Does anarcho-capitalist describe pure libertarian?

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Three reasons the term “anarcho-capitalist” fails

Some libertarians — including some of our best friends — like to call themselves anarcho-capitalists (an-cap for short). But please consider three ways this label fails. 

Failure #1: The word anarchy no longer means what it once did.

Anarchy meant “no ruler” to the ancient Greeks. Many modern libertarians use it the same way. But current usage defines the word as meaning violence, chaos, and lawlessness, largely because of bad things done by left-anarchists. Thus, the word anarchy no longer conveys what these libertarians want it to mean. An effort to restore the original meaning might be worthwhile were it not for….

Failure #2: The word anarchy doesn’t describe what most anarcho-capitalists advocate.

Most “anarcho-capitalists” advocate institutions of non-state governance. Murray Rothbard, the supreme “anarcho-capitalist”, wrote whole books describing such institutions. He favored non-state police, courts, defense agencies, and various companies that impose rules via contract, like Underwriters Laboratories. Those are all institutions of governance. So…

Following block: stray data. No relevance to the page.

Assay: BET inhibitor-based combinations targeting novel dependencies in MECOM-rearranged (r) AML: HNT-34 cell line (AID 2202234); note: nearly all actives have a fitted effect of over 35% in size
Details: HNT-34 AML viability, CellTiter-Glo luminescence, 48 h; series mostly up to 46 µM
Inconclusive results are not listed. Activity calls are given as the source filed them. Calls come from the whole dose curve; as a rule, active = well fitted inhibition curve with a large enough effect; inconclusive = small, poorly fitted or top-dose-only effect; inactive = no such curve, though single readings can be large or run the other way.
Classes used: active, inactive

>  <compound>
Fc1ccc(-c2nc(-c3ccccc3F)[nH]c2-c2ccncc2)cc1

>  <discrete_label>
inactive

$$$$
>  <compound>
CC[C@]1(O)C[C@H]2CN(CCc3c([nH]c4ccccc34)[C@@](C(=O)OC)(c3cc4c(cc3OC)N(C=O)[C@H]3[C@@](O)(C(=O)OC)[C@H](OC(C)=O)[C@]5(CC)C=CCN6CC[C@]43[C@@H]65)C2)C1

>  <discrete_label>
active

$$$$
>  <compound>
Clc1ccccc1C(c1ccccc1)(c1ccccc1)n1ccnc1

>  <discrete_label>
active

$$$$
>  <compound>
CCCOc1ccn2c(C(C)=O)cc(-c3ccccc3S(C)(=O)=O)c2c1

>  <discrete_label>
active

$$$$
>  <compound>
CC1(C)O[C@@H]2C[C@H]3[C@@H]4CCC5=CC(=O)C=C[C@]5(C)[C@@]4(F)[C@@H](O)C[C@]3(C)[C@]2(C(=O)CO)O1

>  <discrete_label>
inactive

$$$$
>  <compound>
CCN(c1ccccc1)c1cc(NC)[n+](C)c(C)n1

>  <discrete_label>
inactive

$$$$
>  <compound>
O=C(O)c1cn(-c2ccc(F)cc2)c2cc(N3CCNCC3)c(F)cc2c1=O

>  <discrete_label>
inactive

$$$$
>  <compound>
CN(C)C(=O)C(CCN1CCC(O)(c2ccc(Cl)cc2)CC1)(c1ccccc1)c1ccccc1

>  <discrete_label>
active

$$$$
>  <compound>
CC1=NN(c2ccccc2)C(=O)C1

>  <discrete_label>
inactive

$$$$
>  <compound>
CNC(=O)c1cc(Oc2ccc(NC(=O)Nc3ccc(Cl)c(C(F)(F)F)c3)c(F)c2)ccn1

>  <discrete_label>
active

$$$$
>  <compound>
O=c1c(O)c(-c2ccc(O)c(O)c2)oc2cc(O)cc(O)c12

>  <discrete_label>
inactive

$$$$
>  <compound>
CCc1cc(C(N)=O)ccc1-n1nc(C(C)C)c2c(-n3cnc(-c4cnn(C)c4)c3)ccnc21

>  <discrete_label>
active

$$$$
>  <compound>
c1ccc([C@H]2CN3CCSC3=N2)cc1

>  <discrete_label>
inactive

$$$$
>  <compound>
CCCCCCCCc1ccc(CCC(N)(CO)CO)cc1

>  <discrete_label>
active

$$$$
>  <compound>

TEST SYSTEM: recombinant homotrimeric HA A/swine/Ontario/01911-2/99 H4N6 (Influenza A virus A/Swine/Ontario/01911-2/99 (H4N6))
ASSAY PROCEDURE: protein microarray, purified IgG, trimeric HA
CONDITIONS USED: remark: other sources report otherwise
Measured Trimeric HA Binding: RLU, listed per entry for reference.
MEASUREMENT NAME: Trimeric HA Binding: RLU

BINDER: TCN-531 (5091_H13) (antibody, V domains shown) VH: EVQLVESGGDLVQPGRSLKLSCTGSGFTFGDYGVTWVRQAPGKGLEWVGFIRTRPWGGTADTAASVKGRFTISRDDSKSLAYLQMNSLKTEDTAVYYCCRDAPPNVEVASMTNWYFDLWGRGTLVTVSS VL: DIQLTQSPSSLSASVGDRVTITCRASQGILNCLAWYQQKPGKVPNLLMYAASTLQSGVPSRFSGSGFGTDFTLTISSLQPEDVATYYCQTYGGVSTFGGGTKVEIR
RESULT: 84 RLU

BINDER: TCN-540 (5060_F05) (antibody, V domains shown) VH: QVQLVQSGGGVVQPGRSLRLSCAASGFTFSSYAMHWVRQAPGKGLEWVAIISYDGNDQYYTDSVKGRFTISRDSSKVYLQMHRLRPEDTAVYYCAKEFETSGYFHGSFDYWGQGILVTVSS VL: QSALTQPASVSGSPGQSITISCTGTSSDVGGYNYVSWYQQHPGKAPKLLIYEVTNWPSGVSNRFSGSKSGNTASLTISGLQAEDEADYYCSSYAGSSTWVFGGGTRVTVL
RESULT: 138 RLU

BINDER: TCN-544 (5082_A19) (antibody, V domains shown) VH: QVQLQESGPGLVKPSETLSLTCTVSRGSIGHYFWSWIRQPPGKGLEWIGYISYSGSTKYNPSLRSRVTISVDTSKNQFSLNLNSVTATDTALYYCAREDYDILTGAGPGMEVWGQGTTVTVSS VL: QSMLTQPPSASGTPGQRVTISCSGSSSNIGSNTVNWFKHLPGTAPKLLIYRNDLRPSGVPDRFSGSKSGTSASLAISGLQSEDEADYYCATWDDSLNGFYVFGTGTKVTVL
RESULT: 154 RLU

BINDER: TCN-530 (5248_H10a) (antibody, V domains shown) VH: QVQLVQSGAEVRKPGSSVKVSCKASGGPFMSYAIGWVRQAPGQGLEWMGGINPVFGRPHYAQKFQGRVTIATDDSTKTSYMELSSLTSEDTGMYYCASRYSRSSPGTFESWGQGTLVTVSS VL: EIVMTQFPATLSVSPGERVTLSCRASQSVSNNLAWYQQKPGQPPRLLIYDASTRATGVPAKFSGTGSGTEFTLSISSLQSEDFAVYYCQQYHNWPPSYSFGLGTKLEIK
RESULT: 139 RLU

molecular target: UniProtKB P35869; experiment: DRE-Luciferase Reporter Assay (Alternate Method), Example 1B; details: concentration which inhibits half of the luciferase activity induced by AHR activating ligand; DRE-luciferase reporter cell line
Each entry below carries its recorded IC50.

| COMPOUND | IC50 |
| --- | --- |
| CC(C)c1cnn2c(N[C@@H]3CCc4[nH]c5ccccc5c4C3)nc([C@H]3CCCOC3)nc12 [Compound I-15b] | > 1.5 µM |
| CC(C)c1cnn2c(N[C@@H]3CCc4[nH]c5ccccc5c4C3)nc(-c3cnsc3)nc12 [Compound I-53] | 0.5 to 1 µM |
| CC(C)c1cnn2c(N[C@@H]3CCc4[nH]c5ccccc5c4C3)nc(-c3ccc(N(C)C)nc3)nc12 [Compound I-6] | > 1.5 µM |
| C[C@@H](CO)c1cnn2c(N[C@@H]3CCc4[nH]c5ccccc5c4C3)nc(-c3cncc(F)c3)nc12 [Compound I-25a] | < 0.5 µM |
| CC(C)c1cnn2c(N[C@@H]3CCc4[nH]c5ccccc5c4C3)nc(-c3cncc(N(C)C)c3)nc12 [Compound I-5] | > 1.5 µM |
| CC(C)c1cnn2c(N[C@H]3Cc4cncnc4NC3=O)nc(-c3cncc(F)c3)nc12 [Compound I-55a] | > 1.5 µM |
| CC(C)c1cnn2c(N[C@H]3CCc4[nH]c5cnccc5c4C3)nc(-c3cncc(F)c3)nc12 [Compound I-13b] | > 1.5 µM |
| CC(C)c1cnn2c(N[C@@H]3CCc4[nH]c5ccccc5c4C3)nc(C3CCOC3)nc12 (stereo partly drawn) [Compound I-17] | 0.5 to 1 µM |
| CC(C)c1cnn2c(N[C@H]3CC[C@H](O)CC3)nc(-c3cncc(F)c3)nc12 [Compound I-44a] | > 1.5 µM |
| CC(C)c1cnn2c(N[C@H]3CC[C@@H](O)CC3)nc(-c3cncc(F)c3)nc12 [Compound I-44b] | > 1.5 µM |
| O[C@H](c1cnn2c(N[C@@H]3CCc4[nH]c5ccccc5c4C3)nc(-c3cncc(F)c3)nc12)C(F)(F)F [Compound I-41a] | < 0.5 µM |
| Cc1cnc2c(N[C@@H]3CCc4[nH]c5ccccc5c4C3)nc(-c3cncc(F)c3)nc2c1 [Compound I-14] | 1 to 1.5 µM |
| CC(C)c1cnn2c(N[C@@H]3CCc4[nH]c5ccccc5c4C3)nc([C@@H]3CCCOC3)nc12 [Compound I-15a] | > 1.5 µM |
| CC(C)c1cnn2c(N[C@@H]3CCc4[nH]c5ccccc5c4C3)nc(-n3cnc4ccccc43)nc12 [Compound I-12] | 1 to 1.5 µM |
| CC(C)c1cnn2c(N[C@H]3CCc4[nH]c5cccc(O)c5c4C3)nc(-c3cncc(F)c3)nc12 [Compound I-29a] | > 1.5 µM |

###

What “anarcho-capitalists” really oppose is not governance, but The State, which operates through aggressive means. If the U.S. “government” decided to only use force defensively (including no taxation and no monopoly), most “anarcho-capitalists” could embrace it. Indeed…

The term anarchist more properly applies to The State, which is indeed violent, chaotic, and lawless (unaccountable).

Failure #3: The label anarcho-capitalism assigns too much importance to capitalism.

The word capitalism describes only the part of the market process that uses savings to expand production. This excludes many other aspects of the market such as trade and prices. It makes no sense to use the name of a part to describe the whole.

Correct labeling

It’s fun to shock and awe people. The term anarcho-capitalism certainly strikes a rebel pose. But after the fun is over, it makes sense in no other way. Labels like voluntaryist and post-statist do a better job and should be preferred.

By Perry Willis & Jim Babka

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